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When Words Are Lifesavers

By Five Towns Marriage Initiative

The parashah of Shoftim ends with the topic of eglah arufah. If a dead body is found outside city limits, the elders of the city closest to the corpse have to break the neck of a calf. They then must declare that “yadeinu lo shafchu es ha’dam ha’zeh v’eineinu lo rau”—“our hands have not spilled this blood and our eyes did not see” (Devarim 21:7). Rashi explains that obviously we aren’t accusing the elders of the city of being murderers. Rather, when they say, “and our eyes did not see,” the elders are saying they did not see this person who was killed leave the city and allow him to go without food and escort.

Many commentators question how providing a traveler with food and escort saves him from murderers along the way. The Alter of Kelm explains that when the people of the city provide a traveler with food and escort him, he feels important and cared for. These feelings enable him to defend himself successfully against his attackers.

This is an extremely powerful idea. We have the power with our words and actions to give someone the courage and physical strength to save himself. This is particularly relevant in marriage. A spouse possesses the ability to infuse the partner with enough courage and good feelings to allow him or her to have the confidence to meet whatever challenges come up. This is something that can and should be done for one’s spouse every day. It is even more effective than the city member’s food and escort, because when directed to one’s partner it is not just an obligation being fulfilled, it is an act of love and caring.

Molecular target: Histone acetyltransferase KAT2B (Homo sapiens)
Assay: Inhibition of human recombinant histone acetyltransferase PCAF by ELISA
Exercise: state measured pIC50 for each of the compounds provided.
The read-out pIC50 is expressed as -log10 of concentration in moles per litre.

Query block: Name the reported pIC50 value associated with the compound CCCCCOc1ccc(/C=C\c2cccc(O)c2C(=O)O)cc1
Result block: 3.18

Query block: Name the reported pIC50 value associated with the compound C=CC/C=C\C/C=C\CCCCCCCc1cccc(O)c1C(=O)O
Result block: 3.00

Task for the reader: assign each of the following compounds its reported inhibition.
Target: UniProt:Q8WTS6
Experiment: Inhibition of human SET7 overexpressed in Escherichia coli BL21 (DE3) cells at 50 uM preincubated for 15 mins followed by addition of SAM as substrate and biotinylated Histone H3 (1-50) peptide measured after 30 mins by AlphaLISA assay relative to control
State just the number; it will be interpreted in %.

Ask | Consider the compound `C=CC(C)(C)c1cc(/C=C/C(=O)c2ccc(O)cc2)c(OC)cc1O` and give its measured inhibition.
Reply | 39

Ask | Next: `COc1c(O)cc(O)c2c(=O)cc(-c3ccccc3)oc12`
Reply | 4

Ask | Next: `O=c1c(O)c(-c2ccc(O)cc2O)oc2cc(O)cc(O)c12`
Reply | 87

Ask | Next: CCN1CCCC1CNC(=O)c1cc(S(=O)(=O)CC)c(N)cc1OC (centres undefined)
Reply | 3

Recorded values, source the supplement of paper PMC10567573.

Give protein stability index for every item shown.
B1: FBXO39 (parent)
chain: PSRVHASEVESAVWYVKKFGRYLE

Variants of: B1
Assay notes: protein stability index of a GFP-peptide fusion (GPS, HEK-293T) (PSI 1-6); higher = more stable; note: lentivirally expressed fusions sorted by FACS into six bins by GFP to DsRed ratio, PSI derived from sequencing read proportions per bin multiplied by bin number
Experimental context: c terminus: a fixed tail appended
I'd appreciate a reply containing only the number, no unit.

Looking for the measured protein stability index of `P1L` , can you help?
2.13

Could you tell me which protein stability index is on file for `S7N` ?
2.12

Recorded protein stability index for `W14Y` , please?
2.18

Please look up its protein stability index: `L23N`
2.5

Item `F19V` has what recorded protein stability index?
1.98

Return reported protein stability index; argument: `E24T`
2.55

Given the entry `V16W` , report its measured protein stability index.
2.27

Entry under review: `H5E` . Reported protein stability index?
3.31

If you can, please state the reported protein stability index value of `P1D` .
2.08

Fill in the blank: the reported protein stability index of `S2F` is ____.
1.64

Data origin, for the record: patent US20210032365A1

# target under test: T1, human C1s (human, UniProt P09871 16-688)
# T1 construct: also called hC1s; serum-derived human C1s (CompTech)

This is applicable on a day-to-day basis and especially at times of challenge. There are situations in which facing the public is as challenging as, if not more challenging than, fighting off attackers. At times like this, a spouse can truly save the partner’s life by imbuing them with confidence and the courage to face the world. This can occur with the loss of a job or a change in financial status, at times of loss and uncertainty, at times of accusation, or at times of mistakes. At times like these, a spouse can literally save the partner’s life by believing in her and giving her the courage to continue to face the world with her head held high.

Let us try to constantly remember that we have the ability with our words and actions to infuse our partner with the self-confidence to face the world and succeed. Let us be sure to use those words and give over that message to our partner. May Hashem help us and our spouses to meet all our challenges with confidence and overcome them. v

Five Towns Marriage Initiative provides educational programs, workshops, and referrals to top marriage therapists. FTMI will help offset counseling costs when necessary and also runs an anonymous shalom bayis hotline for the entire community Sunday, Tuesday, and Thursday evenings, 10:00–11:00 p.m. For the hotline or for more information, call 516-430-5280 or e‑mail

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Posted by on August 12, 2013. Filed under In This Week's Edition. You can follow any responses to this entry through the RSS 2.0. Both comments and pings are currently closed.